Another prospect to watch in the 2009 class is Greg Smith, the 6-8 post from Fresno (Calif.) Edison. Smith is a big kid, probably weighing 230 pounds already, but has huge feet and a young face, which are the signs he could keep growing. He's strong, physical and athletic for his size. In the spring, he played with the Pump AAU team in the Cactus Classic that also had UCLA-committed Holiday, along with the Wears and Nelson.

UCLA will almost certainly take a shot at some of the top post players nationally in the class of 2009, like #3-ranked Derrick Favors, the 6-9 center from Atlanta (Georg.) South Atlanta, and #4-ranked Demarcus Cousins, the 6-9 center from Birmingham (Ala.) Erwin. But you'd have to consider UCLA longshots for them.

UCLA has been doing some initial sniffing around of Keith Gallon, the 6-8 and 300-pound center from Humble (Tex.) Atascocita.

In terms of perimeter players for the 2009 class, we won't give you a long, comprehensive list of players UCLA is watching, but you can be sure that at the top of the list now is Hollis Thompson, the 6-6 wing from Los Angeles (Calif.) Loyola, probably Michael Snaer, the 6-4 guard from Moreno Valley (Calif.) Rancho Verde, and Elijah Johnson, the 6-1 combo guard from Las Vegas (Nev.) Cheyenne. Thompson and Snaer looked particularly good this week at UCLA's Camp and it wouldn't be surprising if UCLA offered them a scholarship.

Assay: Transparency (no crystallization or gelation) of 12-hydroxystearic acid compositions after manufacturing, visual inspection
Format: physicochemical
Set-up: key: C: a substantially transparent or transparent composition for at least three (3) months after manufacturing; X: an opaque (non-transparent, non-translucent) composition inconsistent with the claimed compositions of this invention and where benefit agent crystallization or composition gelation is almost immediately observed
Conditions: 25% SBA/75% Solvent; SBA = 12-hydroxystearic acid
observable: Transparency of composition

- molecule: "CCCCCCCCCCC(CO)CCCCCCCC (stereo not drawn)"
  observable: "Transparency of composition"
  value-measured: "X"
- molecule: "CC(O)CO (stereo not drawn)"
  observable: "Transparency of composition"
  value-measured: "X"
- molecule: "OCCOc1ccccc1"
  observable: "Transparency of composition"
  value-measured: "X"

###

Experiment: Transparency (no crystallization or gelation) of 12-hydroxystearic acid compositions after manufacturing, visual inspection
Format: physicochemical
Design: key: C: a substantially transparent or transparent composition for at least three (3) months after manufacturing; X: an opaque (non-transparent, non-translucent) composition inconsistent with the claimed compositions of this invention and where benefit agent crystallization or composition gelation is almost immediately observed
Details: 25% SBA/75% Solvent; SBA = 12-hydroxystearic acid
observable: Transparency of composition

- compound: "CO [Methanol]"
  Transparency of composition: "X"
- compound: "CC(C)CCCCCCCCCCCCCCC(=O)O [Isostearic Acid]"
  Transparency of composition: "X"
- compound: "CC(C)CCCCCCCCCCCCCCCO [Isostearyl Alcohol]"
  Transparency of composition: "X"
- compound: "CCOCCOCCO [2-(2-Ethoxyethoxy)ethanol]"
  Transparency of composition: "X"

For the 2010 class, there is, of course, Jeremy Tyler, the 6-9 post from San Diego (Calif.) High, who UCLA has offered and is among the top three players in his class nationally. Also, as a result of a great performance in UCLA's camp, you can expect UCLA to start to seriously pursue Kendall Williams, the 6-2 combo guard from Rancho Cucamonga (Calif.) Los Osos. Williams will easily be one of the elite guards in the west for 2010 and probably nationally, with great athleticism and skills. He's also reportedly a good student, with a 3.6 GPA.

BRO and will be on the road covering all the events of the July evaluation period, and all of the prospects mentioned above and more.